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Pope canonizes first saints from Colombia, Mexico

By CNN Staff
May 13, 2013 -- Updated 1036 GMT (1836 HKT)
Pope Francis is kissed by a boy on Sunday in St.Peter's Square at the end of a canonization service.
Pope Francis is kissed by a boy on Sunday in St.Peter's Square at the end of a canonization service.
STORY HIGHLIGHTS
  • New saints include 800 Italians beheaded in 15th century by Islamist invaders
  • Colombia's president attended the ceremony
  • The nuns served in their home countries in 1900s

(CNN) -- Pope Francis canonized the first saints of his papacy -- including the first ever honored from Colombia and Mexico -- at a Mass on Sunday at St. Peter's Square, according to the Vatican website.

Laura Montoya of Colombia and Maria Guadalupe Garcia Zavala of Mexico were made saints for their work as nuns in their home countries.

Pope Francis also canonized 800 Italian martyrs who refused to convert to Islam in the 15th century and were beheaded.

"Let us look on the new saints in the light of the word of God proclaimed, a word that invited us to be faithful to Christ, even unto martyrdom; a word that recalled to us the urgency and the beauty of bringing Christ and his Gospel to everyone; a word that spoke to us about the witness of charity, without which even martyrdom and mission lose their Christian savour," he said.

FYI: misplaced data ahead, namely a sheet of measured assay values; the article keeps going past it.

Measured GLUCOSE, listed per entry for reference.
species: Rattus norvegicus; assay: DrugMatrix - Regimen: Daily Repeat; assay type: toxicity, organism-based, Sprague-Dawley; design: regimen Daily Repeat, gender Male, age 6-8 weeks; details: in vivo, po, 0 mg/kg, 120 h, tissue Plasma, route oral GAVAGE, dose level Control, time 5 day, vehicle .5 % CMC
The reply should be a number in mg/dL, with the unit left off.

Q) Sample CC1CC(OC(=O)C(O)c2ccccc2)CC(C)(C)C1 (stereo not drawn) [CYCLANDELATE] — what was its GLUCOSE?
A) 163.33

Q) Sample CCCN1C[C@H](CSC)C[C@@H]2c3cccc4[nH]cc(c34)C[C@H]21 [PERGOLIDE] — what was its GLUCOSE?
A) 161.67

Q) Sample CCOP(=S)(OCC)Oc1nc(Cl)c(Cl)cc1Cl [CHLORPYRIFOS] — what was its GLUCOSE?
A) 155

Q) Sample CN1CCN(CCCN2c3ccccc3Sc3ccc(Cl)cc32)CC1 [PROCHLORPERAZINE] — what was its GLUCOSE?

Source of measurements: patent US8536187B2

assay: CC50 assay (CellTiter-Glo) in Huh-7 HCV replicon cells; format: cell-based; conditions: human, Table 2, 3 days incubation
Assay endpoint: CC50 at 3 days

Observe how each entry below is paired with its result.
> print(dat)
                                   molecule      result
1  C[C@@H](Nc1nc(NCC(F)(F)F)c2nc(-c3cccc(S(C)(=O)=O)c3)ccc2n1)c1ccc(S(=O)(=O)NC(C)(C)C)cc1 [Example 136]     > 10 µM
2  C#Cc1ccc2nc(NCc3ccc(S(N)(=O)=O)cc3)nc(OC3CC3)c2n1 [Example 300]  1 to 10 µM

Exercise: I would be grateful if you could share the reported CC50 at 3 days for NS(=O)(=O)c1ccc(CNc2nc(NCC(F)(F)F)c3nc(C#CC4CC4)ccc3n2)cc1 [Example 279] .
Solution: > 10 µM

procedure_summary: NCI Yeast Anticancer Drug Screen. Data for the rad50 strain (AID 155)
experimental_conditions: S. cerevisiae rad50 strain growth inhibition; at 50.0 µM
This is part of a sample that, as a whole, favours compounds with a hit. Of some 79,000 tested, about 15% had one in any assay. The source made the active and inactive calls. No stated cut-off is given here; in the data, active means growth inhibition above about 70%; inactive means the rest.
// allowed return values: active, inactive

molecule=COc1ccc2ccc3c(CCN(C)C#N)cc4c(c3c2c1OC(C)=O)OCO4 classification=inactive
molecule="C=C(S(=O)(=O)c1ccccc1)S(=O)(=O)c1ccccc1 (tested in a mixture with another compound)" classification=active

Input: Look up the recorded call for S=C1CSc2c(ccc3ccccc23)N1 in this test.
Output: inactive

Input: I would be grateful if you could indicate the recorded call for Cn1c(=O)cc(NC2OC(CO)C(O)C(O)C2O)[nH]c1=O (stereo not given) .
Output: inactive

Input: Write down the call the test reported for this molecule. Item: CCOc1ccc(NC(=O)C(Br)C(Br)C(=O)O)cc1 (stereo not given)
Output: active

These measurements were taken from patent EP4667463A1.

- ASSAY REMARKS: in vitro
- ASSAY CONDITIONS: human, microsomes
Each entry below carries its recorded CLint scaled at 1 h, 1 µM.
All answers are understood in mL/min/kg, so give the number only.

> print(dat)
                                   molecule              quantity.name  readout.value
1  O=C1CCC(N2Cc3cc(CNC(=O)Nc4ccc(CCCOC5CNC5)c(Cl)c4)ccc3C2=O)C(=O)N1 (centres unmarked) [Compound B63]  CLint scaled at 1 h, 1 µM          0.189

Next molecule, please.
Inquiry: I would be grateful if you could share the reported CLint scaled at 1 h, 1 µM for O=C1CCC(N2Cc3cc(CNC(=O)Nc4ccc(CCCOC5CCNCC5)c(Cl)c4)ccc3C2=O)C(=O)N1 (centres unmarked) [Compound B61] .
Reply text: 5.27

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Montoya spent more than 30 years living with indigenous people in Colombia during a time when they were considered "wild beasts," the Vatican website said. She infused hope in them, the pope said.

She died in 1949.

Colombian President Juan Manuel Santos Calderon attended the ceremonial Mass.

Garcia, known as Mother Lupita, helped hide the archbishop of Guadalajara and priests during the Mexican crackdown on religion of the 1920s, the website said. She was also known for begging for poor and infirm people before she passed away in 1963.

"This is what it means to touch the flesh of Christ," Francis said.

The Italian martyrs were residents of the Adriatic seaside town of Otranto. They were killed in 1480 by raiding Islamist forces that were seeking to take over Europe, the Vatican website said, quoting Donald Prudlo, an associate professor of medieval history at Jacksonville State University in Jacksonville, Alabama.

"The significance of their sacrifice was clear," he told Vatican radio. "(The) townsmen had in reality saved Europe. Their bravery gave Christendom time both to regroup, and to realize the gravity of the threat."

"As we venerate the martyrs of Otranto," the pope said, "let us ask God to sustain those many Christians who, in these times and in many parts of the world, right now, still suffer violence, and give them the courage and fidelity to respond to evil with good."

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